60-Day Waiver from IRS Can Save a Rollover
broker/dealer and agent use only
When you have indirect rollover, the company sends a check to the participant (and, if it’s from a QP, taxes are withheld). The participant has 60 days from receipt of the funds to roll it into an IRA or the distribution (including any withheld taxes) will be taxed and subject to the 10% penalty.
Sometimes the 60-day deadline is harsh. Participants can miss it due to errors of the financial company (remember my story of the brokerage firm clerk who dropped my rollover into a cabinet and forgot about it?) or extenuating circumstances like illness, natural disaster, ect.
The IRS and Congress agreed to cut some slack. Last years Rev. Proc. 2003-16 allowed the IRS to waive the 60-day deadline in circumstances where failure to waive “would be against equity or good conscience, including casualty, disaster or other events beyond reasonable control” of the participant. The funds must still be transferred into the IRA to avoid tax on the distribution, but the IRS will allow it to happen after 60 days.
The Procedure said that you can get automatic waiver of the 60 day rollover (no PLR needed) if the delay was the fault of the financial institution. The client must make the deposit to the financial institution within 60 days and do everything else required to complete a rollover (e.g., fill out the correct IRA application). If the financial goofs and doesn’t deposit into an IRA within the 60 days, the waiver will save the rollover provided that the situation is corrected within a year.
If failure to meet the 60-day deadline was the client’s fault, the client must get the IRS to grant the waiver through a PLR. Relying on another person’s PLR won’t do, even if the situations are identical. The IRS gave these examples of rollovers which might be saved by the 60-day waiver: “inability to complete a rollover due to death, disability, hospitalization, incarceration, restrictions imposed by a foreign country or postal error.” The IRS will also consider whether the participant cashed the check (did they used funds during the delay?) and how long they took to finish the rollover.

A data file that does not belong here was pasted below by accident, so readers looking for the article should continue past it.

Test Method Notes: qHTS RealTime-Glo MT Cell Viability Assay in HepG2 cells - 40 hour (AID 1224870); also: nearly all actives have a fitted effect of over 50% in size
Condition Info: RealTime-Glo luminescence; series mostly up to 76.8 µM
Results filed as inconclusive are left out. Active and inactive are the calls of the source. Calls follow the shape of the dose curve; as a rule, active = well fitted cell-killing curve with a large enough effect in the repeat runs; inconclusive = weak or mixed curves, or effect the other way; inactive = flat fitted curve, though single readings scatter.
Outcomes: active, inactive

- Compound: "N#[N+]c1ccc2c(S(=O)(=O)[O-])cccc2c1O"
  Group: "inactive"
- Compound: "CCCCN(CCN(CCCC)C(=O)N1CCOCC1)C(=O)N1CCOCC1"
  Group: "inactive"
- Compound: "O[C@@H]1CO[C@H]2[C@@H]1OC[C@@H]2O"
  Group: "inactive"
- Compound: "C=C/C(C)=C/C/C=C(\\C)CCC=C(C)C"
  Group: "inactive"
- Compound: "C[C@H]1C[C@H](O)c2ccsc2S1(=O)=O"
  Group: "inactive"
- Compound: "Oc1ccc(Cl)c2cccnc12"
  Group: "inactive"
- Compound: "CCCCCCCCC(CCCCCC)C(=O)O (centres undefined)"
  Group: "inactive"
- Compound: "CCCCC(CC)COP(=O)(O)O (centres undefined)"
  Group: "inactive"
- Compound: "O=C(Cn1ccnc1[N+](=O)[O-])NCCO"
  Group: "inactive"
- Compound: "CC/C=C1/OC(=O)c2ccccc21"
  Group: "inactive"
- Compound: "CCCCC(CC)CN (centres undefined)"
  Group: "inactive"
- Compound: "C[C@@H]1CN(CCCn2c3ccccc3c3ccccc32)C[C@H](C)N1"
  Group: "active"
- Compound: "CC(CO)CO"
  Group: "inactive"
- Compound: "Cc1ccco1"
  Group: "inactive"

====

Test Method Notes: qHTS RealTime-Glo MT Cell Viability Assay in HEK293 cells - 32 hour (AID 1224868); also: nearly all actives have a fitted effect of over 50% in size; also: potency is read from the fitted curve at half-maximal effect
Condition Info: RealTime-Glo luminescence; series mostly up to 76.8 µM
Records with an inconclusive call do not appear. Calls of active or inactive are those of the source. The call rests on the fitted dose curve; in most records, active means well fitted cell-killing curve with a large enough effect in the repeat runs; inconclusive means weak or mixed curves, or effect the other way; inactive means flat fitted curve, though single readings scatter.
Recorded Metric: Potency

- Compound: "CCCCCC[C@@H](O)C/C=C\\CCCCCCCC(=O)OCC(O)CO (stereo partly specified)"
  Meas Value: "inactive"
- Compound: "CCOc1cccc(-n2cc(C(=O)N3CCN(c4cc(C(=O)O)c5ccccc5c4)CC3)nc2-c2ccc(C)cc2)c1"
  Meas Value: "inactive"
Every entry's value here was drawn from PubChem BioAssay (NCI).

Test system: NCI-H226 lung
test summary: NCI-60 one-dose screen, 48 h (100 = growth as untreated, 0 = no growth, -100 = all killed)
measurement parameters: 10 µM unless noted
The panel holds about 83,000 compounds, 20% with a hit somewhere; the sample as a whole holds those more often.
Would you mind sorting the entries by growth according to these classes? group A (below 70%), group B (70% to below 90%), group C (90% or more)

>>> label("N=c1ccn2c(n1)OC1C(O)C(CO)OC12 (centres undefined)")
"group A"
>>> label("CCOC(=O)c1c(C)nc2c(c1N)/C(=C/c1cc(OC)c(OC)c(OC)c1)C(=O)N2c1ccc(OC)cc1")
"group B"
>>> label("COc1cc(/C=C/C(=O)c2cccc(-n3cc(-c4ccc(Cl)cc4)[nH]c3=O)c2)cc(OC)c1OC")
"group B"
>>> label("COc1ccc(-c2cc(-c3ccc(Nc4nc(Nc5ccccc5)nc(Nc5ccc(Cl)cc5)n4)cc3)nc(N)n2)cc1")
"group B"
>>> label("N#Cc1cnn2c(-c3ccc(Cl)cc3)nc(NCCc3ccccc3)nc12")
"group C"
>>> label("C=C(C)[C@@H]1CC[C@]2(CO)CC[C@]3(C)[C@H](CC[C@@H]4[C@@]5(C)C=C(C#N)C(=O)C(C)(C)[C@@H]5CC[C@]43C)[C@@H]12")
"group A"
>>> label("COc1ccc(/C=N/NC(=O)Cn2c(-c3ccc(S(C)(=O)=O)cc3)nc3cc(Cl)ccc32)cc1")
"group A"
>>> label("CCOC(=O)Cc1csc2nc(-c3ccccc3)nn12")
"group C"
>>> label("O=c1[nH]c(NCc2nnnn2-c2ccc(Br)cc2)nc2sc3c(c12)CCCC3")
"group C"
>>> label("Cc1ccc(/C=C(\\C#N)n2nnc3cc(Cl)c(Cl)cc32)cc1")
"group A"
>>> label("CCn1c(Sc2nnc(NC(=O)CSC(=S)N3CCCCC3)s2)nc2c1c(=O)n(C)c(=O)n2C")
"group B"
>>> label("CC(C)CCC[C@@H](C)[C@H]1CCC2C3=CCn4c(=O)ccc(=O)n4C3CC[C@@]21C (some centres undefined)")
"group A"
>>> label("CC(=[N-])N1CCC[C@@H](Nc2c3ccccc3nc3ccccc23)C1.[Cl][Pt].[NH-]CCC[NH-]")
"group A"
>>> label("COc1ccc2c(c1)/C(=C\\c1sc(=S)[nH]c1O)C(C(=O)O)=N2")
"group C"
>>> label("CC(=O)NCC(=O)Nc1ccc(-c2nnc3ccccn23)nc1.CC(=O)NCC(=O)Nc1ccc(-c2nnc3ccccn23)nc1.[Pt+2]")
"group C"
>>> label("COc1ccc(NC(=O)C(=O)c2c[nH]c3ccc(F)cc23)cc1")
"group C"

The IRS has published numerous PLRs granting the 60-day waiver. Even though they are not precedent for anyone else to rely on, they show what the IRS thinks is a reasonable excuse for failing to meet the 60-day deadline. The PLRs published so far grant waivers in situations where:
· The client didn’t understand that the funds were from an IRA and so didn’t roll over in time
· Health or mental problems interfered with the client’s understanding or ability to complete the rollover in time
· The client’s financial planner or financial institution erred
There are costs involved in getting a PLR, from the filing fee to the attorney fees. It won’t be cheap.
Moral of the story: to avoid the 60-day program and to avoid the liquidity crunch of withheld taxes, do direct rollovers. Qualified plans must allow direct rollovers.
This material reflects Integrity Life Insurance Company’s understanding of the current federal tax laws and contains information of a general nature. The information provided is not intended to be legal or tax advice. Integrity suggests you or your clients consult a tax advisor or attorney as the applicability of this material or a specific situation.
For more detail on Integrity Life Annuities please contract the Integrity Life Sales desk at 800-900-6460 to obtain a prospectus. Products are issued by integrity Life Insurance Company, Cincinnati, Ohio. Products sold in New York, Vermont and New Hampshire are issued by National Integrity Life Insurance Company, Goshen, NY. All products distributed by Touchstone Securities, Inc. Cincinnati, OH member NASD/SIPC.
By: Margaret A. Kruse, Product Tax Counsel, The Integrity Companies.
Last Updated: 3/22/2005 11:07:00 AM